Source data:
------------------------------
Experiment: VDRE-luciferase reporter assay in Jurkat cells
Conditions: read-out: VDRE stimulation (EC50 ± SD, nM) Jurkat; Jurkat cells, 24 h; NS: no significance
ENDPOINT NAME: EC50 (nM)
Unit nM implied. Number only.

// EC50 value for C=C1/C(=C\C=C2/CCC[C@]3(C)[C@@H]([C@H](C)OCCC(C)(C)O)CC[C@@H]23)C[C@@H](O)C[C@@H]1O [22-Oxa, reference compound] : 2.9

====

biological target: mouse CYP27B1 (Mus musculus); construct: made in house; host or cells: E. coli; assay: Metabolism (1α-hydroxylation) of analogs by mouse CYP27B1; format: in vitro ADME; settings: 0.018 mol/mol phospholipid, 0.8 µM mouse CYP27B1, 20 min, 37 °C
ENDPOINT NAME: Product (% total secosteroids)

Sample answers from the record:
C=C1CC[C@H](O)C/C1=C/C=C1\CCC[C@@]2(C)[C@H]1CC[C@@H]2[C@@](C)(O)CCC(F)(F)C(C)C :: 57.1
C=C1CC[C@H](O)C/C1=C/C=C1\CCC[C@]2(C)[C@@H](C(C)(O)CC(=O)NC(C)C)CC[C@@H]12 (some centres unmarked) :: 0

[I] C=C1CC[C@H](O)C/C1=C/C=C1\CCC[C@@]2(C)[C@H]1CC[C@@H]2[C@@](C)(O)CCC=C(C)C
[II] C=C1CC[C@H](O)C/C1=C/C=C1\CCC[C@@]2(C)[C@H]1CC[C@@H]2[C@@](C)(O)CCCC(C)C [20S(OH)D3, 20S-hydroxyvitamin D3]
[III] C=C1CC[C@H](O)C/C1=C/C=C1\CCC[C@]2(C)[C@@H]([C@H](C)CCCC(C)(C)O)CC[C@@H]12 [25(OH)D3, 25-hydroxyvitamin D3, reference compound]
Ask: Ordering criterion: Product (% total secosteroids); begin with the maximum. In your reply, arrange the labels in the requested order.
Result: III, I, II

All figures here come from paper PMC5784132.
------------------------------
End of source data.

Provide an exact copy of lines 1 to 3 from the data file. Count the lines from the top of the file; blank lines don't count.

Experiment: VDRE-luciferase reporter assay in Jurkat cells
Conditions: read-out: VDRE stimulation (EC50 ± SD, nM) Jurkat; Jurkat cells, 24 h; NS: no significance
ENDPOINT NAME: EC50 (nM)